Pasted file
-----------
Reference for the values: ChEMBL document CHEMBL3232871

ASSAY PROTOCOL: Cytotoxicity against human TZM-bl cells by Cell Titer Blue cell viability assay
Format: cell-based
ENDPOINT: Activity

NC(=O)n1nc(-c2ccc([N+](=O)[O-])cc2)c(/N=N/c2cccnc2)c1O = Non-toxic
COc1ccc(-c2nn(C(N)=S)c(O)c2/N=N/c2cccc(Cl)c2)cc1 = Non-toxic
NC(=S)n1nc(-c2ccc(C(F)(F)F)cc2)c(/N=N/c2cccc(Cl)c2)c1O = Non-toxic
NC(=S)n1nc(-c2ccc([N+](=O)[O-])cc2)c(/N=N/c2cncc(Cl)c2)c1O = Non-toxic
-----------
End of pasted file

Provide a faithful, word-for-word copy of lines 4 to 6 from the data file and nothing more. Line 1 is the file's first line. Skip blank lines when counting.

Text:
ENDPOINT: Activity

NC(=O)n1nc(-c2ccc([N+](=O)[O-])cc2)c(/N=N/c2cccnc2)c1O = Non-toxic
COc1ccc(-c2nn(C(N)=S)c(O)c2/N=N/c2cccc(Cl)c2)cc1 = Non-toxic